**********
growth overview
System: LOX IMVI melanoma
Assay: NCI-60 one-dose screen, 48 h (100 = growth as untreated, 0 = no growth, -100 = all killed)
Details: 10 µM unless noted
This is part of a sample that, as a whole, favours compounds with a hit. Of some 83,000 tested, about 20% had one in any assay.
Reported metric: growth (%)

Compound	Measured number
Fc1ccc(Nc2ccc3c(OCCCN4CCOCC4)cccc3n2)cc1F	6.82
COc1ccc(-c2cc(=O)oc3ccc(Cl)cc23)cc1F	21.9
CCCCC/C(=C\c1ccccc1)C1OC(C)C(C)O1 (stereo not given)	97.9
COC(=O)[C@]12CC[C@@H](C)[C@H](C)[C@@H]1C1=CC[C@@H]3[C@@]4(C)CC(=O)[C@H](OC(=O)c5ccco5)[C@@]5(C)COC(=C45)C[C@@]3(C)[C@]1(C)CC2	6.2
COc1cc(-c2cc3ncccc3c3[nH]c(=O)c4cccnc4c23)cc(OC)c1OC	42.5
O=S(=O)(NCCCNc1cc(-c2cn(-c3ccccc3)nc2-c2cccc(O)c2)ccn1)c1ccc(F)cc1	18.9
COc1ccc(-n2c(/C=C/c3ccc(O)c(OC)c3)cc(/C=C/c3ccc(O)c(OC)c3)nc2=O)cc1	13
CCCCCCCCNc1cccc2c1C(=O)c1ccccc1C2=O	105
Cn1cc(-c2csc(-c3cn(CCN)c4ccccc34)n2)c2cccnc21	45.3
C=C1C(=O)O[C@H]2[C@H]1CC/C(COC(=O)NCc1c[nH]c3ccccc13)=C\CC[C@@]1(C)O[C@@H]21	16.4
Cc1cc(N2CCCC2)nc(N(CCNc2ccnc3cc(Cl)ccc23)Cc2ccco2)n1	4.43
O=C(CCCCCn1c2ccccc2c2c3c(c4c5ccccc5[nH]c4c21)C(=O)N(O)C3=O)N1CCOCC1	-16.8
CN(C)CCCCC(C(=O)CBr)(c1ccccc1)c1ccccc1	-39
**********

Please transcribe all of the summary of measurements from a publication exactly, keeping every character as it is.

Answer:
growth overview
System: LOX IMVI melanoma
Assay: NCI-60 one-dose screen, 48 h (100 = growth as untreated, 0 = no growth, -100 = all killed)
Details: 10 µM unless noted
This is part of a sample that, as a whole, favours compounds with a hit. Of some 83,000 tested, about 20% had one in any assay.
Reported metric: growth (%)

Compound	Measured number
Fc1ccc(Nc2ccc3c(OCCCN4CCOCC4)cccc3n2)cc1F	6.82
COc1ccc(-c2cc(=O)oc3ccc(Cl)cc23)cc1F	21.9
CCCCC/C(=C\c1ccccc1)C1OC(C)C(C)O1 (stereo not given)	97.9
COC(=O)[C@]12CC[C@@H](C)[C@H](C)[C@@H]1C1=CC[C@@H]3[C@@]4(C)CC(=O)[C@H](OC(=O)c5ccco5)[C@@]5(C)COC(=C45)C[C@@]3(C)[C@]1(C)CC2	6.2
COc1cc(-c2cc3ncccc3c3[nH]c(=O)c4cccnc4c23)cc(OC)c1OC	42.5
O=S(=O)(NCCCNc1cc(-c2cn(-c3ccccc3)nc2-c2cccc(O)c2)ccn1)c1ccc(F)cc1	18.9
COc1ccc(-n2c(/C=C/c3ccc(O)c(OC)c3)cc(/C=C/c3ccc(O)c(OC)c3)nc2=O)cc1	13
CCCCCCCCNc1cccc2c1C(=O)c1ccccc1C2=O	105
Cn1cc(-c2csc(-c3cn(CCN)c4ccccc34)n2)c2cccnc21	45.3
C=C1C(=O)O[C@H]2[C@H]1CC/C(COC(=O)NCc1c[nH]c3ccccc13)=C\CC[C@@]1(C)O[C@@H]21	16.4
Cc1cc(N2CCCC2)nc(N(CCNc2ccnc3cc(Cl)ccc23)Cc2ccco2)n1	4.43
O=C(CCCCCn1c2ccccc2c2c3c(c4c5ccccc5[nH]c4c21)C(=O)N(O)C3=O)N1CCOCC1	-16.8
CN(C)CCCCC(C(=O)CBr)(c1ccccc1)c1ccccc1	-39